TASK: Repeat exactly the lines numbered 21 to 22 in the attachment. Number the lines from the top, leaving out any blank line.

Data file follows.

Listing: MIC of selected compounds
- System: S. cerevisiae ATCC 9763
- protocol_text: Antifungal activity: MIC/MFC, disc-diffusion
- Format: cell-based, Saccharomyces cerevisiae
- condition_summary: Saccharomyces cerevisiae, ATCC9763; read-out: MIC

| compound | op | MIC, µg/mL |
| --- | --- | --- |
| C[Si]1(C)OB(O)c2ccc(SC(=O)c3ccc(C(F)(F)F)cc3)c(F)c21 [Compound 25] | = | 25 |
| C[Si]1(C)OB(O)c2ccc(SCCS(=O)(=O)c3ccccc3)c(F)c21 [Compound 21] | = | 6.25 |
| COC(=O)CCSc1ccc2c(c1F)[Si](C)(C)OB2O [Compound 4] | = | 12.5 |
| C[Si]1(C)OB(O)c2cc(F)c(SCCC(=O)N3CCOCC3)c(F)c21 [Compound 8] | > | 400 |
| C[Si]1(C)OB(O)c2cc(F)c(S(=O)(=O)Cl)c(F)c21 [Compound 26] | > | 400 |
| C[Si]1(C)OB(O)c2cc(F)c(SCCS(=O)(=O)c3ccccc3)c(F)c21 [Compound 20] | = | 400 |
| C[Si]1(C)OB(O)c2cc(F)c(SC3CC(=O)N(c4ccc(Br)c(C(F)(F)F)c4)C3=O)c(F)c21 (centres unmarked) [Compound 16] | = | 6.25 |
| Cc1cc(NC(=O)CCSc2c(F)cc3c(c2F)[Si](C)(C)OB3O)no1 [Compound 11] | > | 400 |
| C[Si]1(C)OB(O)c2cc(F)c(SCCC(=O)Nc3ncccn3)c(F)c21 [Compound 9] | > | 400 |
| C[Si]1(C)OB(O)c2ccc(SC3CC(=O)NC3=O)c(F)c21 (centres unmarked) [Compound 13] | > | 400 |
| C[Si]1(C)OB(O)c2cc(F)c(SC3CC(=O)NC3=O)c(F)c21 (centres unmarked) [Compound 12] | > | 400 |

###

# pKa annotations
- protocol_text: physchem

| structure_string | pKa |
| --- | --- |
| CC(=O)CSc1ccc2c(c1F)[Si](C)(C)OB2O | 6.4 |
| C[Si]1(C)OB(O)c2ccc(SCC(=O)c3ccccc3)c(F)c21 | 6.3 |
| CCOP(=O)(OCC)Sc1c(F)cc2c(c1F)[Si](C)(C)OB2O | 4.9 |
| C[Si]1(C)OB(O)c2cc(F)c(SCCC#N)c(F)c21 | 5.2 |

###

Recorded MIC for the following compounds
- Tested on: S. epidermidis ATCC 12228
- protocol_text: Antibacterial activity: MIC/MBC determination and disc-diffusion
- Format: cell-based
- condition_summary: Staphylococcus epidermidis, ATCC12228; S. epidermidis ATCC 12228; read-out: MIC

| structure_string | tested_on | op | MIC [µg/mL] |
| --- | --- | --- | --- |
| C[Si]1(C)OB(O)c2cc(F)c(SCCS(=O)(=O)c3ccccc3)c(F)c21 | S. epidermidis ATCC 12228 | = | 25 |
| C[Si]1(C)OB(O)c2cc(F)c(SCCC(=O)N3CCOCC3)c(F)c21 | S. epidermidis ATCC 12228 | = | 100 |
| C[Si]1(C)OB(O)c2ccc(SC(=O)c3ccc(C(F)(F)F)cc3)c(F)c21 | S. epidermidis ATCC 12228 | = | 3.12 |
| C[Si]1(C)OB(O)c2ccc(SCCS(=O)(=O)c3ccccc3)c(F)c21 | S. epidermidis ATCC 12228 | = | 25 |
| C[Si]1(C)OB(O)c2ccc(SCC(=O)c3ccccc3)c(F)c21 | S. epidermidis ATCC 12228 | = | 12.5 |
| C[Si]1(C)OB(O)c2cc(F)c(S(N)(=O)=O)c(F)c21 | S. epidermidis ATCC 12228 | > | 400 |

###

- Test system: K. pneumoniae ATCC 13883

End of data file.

- protocol_text: physchem

| structure_string | pKa |